With hit songs on the radio left and right, It seemed like each and every country artist could do no wrong. It was a decade where women and men had equal chart standings and sing-a-longs were inevitable. The 90s gave us more karaoke options than one could sing in a lifetime.
There was something magical about the storytelling and contagious hooks, which created a combination unrivaled by the current music scene. It also provided an abundance of cover song material for every bar coast to coast.
The entire decade gave us too many fantastic songs to choose from. This list is just the tip of the awesome, early 90s iceberg.
25. “Straight Tequila Night” – John Anderson, 1991
With the signature fiddle in the beginning, you’ll recognize “Straight Tequila Night” right away. The song launches into the story of a man giving another advice about a certain lady at the bar. If she’s drinking straight tequila, it is best to steer clear of questions about her past. It essentially tells the story of every Saturday night for many single people across the nation.
24. “Wink” – Neal McCoy, 1994
Neal McCoy has a way of charming the pants off of men and women alike and he has a knack for singing the catchiest songs! McCoy is the epitome of an entertainer, a fireball onstage. Pair his charisma with a chorus beginning with “and slam bam I’m feelin’ alright.” What’s not to love about “Wink”?
23. “Meet in the Middle” – Diamond Rio, 1991
“I start walkin’ your way, you start walkin’ mine…,” I dare you to not start singing this song. Diamond Rio released “Meet in the Middle” as the first single from its first self-titled album. The song shot to No. 1 on the Billboard Hot Country Singles and Tracks Chart and Diamond Rio became the first band to do so with its debut single.
22. “Daddy’s Money” – Ricochet, 1995
This chart-topping song was infectious and it quite possibly initiated years of disappointment for men who tried to match the characteristics of the ideal woman. To this day, some may still be looking for that bass-fishing, comic-book-loving, college-educated, country damsel.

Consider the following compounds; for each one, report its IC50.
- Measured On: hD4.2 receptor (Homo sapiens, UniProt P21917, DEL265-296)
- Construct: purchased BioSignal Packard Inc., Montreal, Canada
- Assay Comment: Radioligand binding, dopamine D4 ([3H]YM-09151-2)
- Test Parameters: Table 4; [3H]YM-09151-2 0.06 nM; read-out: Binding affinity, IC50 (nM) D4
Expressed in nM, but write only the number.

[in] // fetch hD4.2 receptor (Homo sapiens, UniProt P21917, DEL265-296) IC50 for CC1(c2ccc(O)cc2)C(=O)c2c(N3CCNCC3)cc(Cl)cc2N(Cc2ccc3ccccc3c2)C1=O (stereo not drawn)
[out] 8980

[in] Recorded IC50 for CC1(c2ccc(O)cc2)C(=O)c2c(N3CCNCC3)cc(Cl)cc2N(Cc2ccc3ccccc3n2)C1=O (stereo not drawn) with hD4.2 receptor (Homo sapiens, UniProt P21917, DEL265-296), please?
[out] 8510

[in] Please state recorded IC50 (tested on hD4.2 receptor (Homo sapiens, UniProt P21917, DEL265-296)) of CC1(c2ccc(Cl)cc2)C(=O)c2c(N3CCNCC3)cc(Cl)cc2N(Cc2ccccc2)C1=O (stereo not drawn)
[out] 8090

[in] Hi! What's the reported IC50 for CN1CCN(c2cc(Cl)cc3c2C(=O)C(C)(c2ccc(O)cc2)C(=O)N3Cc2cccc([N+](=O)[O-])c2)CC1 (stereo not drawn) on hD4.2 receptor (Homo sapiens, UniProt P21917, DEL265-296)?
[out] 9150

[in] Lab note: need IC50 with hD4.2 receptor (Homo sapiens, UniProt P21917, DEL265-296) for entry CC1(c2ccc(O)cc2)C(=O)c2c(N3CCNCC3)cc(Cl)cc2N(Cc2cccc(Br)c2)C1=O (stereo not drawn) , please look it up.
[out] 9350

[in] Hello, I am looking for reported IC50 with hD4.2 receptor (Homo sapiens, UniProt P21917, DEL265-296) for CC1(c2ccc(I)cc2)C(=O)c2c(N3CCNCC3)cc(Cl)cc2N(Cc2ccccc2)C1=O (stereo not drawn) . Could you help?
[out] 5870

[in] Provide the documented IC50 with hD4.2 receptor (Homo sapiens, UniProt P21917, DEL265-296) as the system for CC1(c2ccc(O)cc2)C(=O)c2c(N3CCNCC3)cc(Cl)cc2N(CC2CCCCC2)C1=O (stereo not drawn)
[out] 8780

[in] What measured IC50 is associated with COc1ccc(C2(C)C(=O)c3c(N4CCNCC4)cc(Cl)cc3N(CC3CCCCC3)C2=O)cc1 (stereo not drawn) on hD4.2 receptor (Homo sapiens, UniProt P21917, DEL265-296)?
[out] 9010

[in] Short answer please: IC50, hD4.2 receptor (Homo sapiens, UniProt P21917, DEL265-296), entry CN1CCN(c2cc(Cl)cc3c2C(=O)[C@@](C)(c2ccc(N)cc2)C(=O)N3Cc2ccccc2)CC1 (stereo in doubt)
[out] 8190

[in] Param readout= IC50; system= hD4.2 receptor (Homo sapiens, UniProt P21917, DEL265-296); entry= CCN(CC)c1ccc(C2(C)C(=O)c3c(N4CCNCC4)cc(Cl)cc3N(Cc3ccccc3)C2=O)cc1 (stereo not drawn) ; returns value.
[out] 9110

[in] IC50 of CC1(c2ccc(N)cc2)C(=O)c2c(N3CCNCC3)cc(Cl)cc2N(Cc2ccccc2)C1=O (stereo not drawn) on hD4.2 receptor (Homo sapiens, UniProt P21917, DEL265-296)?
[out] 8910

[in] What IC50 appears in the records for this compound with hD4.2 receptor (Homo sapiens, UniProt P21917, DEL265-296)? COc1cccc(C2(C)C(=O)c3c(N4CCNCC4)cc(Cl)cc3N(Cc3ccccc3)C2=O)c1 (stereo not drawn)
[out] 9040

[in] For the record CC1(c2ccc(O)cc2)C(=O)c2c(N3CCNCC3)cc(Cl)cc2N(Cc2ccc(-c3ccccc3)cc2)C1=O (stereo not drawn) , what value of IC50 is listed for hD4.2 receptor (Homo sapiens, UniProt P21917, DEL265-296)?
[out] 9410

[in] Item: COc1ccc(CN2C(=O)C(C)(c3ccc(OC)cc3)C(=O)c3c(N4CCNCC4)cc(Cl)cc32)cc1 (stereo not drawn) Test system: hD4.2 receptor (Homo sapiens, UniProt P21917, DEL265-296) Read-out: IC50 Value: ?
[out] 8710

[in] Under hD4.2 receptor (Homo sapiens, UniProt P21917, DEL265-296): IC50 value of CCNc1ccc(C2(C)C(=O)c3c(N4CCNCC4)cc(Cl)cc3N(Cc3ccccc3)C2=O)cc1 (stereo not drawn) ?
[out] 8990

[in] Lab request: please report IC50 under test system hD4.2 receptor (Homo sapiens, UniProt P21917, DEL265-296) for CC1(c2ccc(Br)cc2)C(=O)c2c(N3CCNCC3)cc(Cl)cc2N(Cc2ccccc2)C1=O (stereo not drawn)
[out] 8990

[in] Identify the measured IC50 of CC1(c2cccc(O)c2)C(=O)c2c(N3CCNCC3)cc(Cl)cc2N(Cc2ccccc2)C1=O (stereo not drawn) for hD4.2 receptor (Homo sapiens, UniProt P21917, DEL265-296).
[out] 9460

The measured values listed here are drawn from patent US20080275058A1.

21. “I Like It, I Love It” – Tim McGraw, 1995
This unforgettable song was the first single from Tim McGraw’s third album. It was just the beginning of a string of number one songs, but fans fell in love with this bold declaration of love. They still join in, singing, “I like it, I love it, I want some more of it!”
20. “Should’ve Been a Cowboy” – Toby Keith, 1993
Toby Keith wrote this song and he couldn’t have asked for a better debut as a country artist. “Should’ve Been a Cowboy,” went to No. 1 on Billboard’s Hot Country Singles and Tracks. Keith gained solid footing as a noteworthy country artist with this solid tune and is still going strong 22 years later.
19. “Love Without End, Amen” – George Strait, 1990
By the time King George released “Love Without End, Amen,” he already had 18 number one hits to his name. That didn’t keep anyone from recognizing country gold when they heard it and this song spent five consecutive weeks at No. 1 on the Billboard chart. Tugging the heartstrings of parents and children alike, the song depicts unwavering love in times of self-doubt. It’s something any human being can relate to.
18. “Prop Me Up Beside the Jukebox” – Joe Diffie, 1993